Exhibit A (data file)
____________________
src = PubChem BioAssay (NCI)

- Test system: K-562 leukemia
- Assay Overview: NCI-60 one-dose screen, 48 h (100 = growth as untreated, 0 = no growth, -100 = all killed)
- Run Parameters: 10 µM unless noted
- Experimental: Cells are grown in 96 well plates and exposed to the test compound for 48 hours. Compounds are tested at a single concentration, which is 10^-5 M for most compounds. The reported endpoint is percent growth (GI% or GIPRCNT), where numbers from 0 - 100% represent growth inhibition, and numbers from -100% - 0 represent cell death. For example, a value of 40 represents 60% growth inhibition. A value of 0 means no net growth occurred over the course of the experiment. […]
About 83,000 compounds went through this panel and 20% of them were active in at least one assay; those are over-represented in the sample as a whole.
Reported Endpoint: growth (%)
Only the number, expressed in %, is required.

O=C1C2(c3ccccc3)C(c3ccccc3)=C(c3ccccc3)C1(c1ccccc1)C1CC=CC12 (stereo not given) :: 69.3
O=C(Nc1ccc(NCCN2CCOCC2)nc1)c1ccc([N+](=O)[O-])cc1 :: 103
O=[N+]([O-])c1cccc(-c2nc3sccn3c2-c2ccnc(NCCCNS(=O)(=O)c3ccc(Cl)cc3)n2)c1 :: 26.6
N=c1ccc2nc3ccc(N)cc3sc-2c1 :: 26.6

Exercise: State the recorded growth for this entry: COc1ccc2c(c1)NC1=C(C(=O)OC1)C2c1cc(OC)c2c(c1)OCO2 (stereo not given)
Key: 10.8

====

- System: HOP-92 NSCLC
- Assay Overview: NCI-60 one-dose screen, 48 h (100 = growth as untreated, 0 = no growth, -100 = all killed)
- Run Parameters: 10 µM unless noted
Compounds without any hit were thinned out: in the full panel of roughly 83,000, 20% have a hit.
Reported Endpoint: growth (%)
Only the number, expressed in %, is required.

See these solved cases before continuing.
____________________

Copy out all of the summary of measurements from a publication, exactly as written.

src = PubChem BioAssay (NCI)

- Test system: K-562 leukemia
- Assay Overview: NCI-60 one-dose screen, 48 h (100 = growth as untreated, 0 = no growth, -100 = all killed)
- Run Parameters: 10 µM unless noted
- Experimental: Cells are grown in 96 well plates and exposed to the test compound for 48 hours. Compounds are tested at a single concentration, which is 10^-5 M for most compounds. The reported endpoint is percent growth (GI% or GIPRCNT), where numbers from 0 - 100% represent growth inhibition, and numbers from -100% - 0 represent cell death. For example, a value of 40 represents 60% growth inhibition. A value of 0 means no net growth occurred over the course of the experiment. […]
About 83,000 compounds went through this panel and 20% of them were active in at least one assay; those are over-represented in the sample as a whole.
Reported Endpoint: growth (%)
Only the number, expressed in %, is required.

O=C1C2(c3ccccc3)C(c3ccccc3)=C(c3ccccc3)C1(c1ccccc1)C1CC=CC12 (stereo not given) :: 69.3
O=C(Nc1ccc(NCCN2CCOCC2)nc1)c1ccc([N+](=O)[O-])cc1 :: 103
O=[N+]([O-])c1cccc(-c2nc3sccn3c2-c2ccnc(NCCCNS(=O)(=O)c3ccc(Cl)cc3)n2)c1 :: 26.6
N=c1ccc2nc3ccc(N)cc3sc-2c1 :: 26.6

Exercise: State the recorded growth for this entry: COc1ccc2c(c1)NC1=C(C(=O)OC1)C2c1cc(OC)c2c(c1)OCO2 (stereo not given)
Key: 10.8

====

- System: HOP-92 NSCLC
- Assay Overview: NCI-60 one-dose screen, 48 h (100 = growth as untreated, 0 = no growth, -100 = all killed)
- Run Parameters: 10 µM unless noted
Compounds without any hit were thinned out: in the full panel of roughly 83,000, 20% have a hit.
Reported Endpoint: growth (%)
Only the number, expressed in %, is required.

See these solved cases before continuing.